E4’s Skins is a show with hidden beauty, but is its shock content enough to deter buyers?
The answer is a reluctant yes.
The first installment of the Skins box-set is a flash of greatness. For those unfamiliar with the show’s structure, each episode is dedicated to a single character’s journey over a period of days representing a flashpoint in said character’s life (with the exception of the final episode, which focuses on all characters). Neat, huh? Well the structure of Skins is not the only good thing to expect.
Acting is superb, with Nicholas Hoult (About a Boy) and Dev Patel (Slumdog Millionaire), among other charms, being cast. The writing is perfect, synthesizing the right amount of comedy, drama, tension and action. Each episode is a gem (especially “Effy”, “Sid” and “Maxxie and Anwar”), earning the series no less than five stars.
Ye viewers be warned, for here the fart jokes begin. Yes, Skins’ humour takes a plunge into low-brow territory and the show loses its flair overnight. Characters begin to make unsubstantiated decisions, and I did, on several occasions, find myself shouting “No, no, you idiot!” at the silver screen. Nobody deserves the indignity of that, but Episode 1 of the new series, quite sadly, warranted such a reaction. The series takes a dark turn when one of the gang is killed off (I won’t say which… spoilers!), leaving a bitter aftertaste in our mouths.
That’s not to say that the show doesn’t still have its beauty, no no, but that beauty is hidden under a skin of wise-cracks, darkness, poor character construction and, well, arse.
Nonetheless some episodes are well worth watching – “Sketch” in particular, though “Sid” and “Cassie” are good too – but these don’t make up for the rest. I’m afraid Series 2 of Skins is only half as good as its former self.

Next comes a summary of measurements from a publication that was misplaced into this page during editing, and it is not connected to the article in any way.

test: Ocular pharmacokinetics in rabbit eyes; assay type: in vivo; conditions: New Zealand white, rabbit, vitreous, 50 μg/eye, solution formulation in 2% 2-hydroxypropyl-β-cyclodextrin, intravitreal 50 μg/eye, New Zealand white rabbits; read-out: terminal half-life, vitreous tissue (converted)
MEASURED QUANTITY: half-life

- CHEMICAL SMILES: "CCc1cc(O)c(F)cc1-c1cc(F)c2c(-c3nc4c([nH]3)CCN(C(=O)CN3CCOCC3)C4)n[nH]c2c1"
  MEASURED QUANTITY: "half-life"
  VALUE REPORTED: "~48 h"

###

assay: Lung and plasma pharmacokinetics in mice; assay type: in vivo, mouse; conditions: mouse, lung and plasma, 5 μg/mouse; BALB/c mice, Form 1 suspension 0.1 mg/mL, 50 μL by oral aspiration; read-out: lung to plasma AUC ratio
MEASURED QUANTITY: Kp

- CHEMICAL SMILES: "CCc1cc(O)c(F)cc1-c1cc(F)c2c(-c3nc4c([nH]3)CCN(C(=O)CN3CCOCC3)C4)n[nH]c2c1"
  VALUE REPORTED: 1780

Series 3 sees a whole cast of new characters, with the exception of Effy (the younger sister of Tony, Nicholas Hoult, upon whom the show becomes based). But does this mean the show’s humour improves? Somewhat. Its dark edge is still there? A little. Is that a bad thing? Well, that depends on the individual.
While Series 3 has its highlights – “JJ”, “Effy” and “Katy and Emily” – its quality is more inconsistent, and it’s characters are unconvincingly changeable from episode to episode, likely due to the multitude of writers. The series ends on a dull note, missing out on the full-cast all-out finales of the previous series. Better than Series 2, but still not quite there.
Series 4 is where it gets interesting, focusing on Effy’s struggle after her devil-may-care attitude to life in the first two series. The show delves from darkness into pitch black, as it addresses death, drug-induced psychotic depression, alienation, and lastly murder. But all is not bleak – Skins finally loses its toilet humour, and begins to become more consistent.
Overall, Series 4 is the next best series after Series 1 – but don’t watch it in a good mood. There’s no hiding that at this point, the show is depressing, getting progressively darker with each episode – and progressively better.
Overall Skins is an inspired if inconsistent show, but it is well worth your time. However series 2 and 3 are sadly lacking. My suggestion would be to buy series 1 and 4, skipping the two in between. Or, if you’re a fan of comedy over drama, settle only for the first.
Overall Rating: ★★★½